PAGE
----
LED Home Lighting – A Beginner’s Guide

Most people have come across LED lighting in one form or another; typically in torches, Christmas lights and solar or mains powered garden lighting. But many are still unaware that home LED lighting is now not only possible, but very much the future of domestic household lighting.

The Lighting Industry is fast dropping further investment in the current generation of low-energy lamps (Compact Fluorescent Lamps or CFLs – ungainly, garish and, being filled with Mercury vapour, a disposal nightmare). Companies such as the giant Philips Lighting Corporation have already stated their commitment to home LED lighting as the way forward.

As a result, the availability, range and affordability of home LED lighting solutions is increasing at an explosive rate. But as at this moment it is still best to introduce LED lighting into your own home by approaching those application that LEDs are best able to replace.

The essential difference between traditional incandescent light bulbs and LED lights is that the former wastes up to 98% of the electricity supplied as heat but does shine light in all directions, whereas LED light sources convert nearly all their electricity into light (hence the reason they stay cool to the touch) but shine a pure and very intense directional light.

The other key differentiator is cost of ownership. LED light bulbs last an incredibly long time (3+ decades of normal use) and cost so little to run that the cost of the electricity used throughout the entire lifetime of a bulb is almost certain to be less than the cost of the bulb itself. This is in stark contrast to normal non-LED bulbs that are typically well over 500 times the price of the bulb itself in running and replacement costs.

These particular qualities (highly efficient, zero fire risk and focused light) make LED light bulbs a perfect replacement for spot lights, especially the ubiquitous halogen lamps now found in many homes and that waste heat and money in abundance.

But replacing domestic halogen down lighters is only one aspect of spot lighting that LED lamps are perfect for. They also make ideal display lighting and as a bonus can be fitted in places where you couldn’t even contemplate using conventional incandescent spot lights because of the risk of damage and fire from their extremely high operating temperature.

LED spot lights are a natural choice for bringing illumination to display units, shelves, beneath kitchen units and inside cupboards and wardrobes. They can be easily installed adjacent to objects and surfaces without any danger of causing heat damage and often give a much better light than regular light bulbs in such applications.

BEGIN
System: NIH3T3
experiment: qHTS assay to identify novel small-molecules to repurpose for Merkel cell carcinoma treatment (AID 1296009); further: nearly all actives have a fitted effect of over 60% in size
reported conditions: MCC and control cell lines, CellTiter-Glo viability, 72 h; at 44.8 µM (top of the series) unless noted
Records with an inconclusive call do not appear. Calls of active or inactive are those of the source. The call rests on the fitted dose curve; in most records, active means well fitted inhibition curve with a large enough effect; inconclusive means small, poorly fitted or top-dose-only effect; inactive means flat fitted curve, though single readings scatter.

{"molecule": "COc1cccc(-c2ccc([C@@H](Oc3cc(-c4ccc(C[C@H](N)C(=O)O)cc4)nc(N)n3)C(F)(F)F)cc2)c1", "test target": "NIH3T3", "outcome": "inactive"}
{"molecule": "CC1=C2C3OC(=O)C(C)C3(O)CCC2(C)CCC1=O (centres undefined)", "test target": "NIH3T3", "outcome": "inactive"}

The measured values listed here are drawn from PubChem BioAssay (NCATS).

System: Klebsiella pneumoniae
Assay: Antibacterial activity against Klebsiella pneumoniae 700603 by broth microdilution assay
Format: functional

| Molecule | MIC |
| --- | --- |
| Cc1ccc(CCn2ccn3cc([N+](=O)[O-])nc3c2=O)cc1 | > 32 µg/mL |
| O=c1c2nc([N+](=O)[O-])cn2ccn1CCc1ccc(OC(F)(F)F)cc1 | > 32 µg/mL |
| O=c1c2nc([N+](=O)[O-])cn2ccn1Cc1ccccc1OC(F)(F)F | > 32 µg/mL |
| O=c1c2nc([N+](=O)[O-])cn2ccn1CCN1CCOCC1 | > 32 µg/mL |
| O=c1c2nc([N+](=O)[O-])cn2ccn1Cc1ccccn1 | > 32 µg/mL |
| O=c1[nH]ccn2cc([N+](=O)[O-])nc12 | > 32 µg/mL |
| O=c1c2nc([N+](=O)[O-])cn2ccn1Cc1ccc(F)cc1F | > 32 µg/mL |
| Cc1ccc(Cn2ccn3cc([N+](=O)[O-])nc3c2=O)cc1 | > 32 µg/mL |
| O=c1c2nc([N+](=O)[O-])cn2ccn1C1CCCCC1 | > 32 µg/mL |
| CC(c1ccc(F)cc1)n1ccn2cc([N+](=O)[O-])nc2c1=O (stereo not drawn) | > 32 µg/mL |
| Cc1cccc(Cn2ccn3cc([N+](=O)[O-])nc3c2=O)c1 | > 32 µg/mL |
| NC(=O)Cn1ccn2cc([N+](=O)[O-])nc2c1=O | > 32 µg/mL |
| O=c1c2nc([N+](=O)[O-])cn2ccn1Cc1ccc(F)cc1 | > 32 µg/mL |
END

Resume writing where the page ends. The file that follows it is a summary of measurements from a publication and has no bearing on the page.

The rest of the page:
Another dimension that home LED lighting is revolutionising is mood lighting, bringing a whole new array of effects that existing lighting technology cannot begin to emulate. LED mood lighting makes available a whole new palette of vibrant color that can be altered and blended at will to produce wonderful effects, either as a focal point or cast against floors, ceilings and walls to modify the ambiance of any room in your house.

So where to begin?

The first point to consider is that although home LED lighting will save you big bucks over time (in fact the break-even point is surprisingly short, often just 1 to 2 years), it is a long term investment. The initial capital costs associated with purchasing LED lamps are significant to most people, so it is prudent to schedule your conversion project into a number of separate phases.

Start by replacing lights that you use a lot (consume most electricity) and also replace those that don’t need to be very bright. The reason for this latter suggestion is that older generation LEDs, although dated by the latest standards, are perfectly adequate as night lights and such like and can be left turned on all the time with negligible cost. They are also considerably cheaper than the modern generations of LEDs.

Those halogen spot lights mentioned above also make a good initial phase for your conversion project since they are typically installed in groups (on a rack of spots in a bathroom say, or as a dozen or more down lighters in larger rooms). They are also frequently left on a great deal of the time and are notorious for excess heat (for which read wasting electricity and money), so you will see clear and quick savings there. Cree LED spotlights are easily available and able to directly replace existing 35w halogen lamps, matching them closely for brightness, light color and beam angle, but saving 90% in terms of electricity running costs.

Display lighting, again for the reasons noted above, make a good target for replacement. And should you not already have display lighting then look again at the aesthetic enhancements that low-power LED spots and lighting strips could bring to your home. Display cabinets, recesses, shelves and ornaments or other features in a room can in effect serve as additional and attractive sources of illumination.

Of course, anywhere in your home that bright directional light is required is an obvious candidate for an LED replacement since that type of light is what LEDs excel at. Reading and desk lamps for example should throw clean, bright light just where you want it and nowhere else.

This category can also include up lighters and any other types of light fitting designed to cast light onto a surface, since a similar effect is easily achieved by reflecting light from an LED such that light is diffused over an area.

The final category to tackle should be the humble bulb and lampshade types of lighting, since these are intended to scatter light in all directions and only the very latest (and most expensive) LED light bulbs are currently able to emulate this effect. However, watch this space as this is an area of home LED lighting that is changing very fast.

Post time: 09-23-2017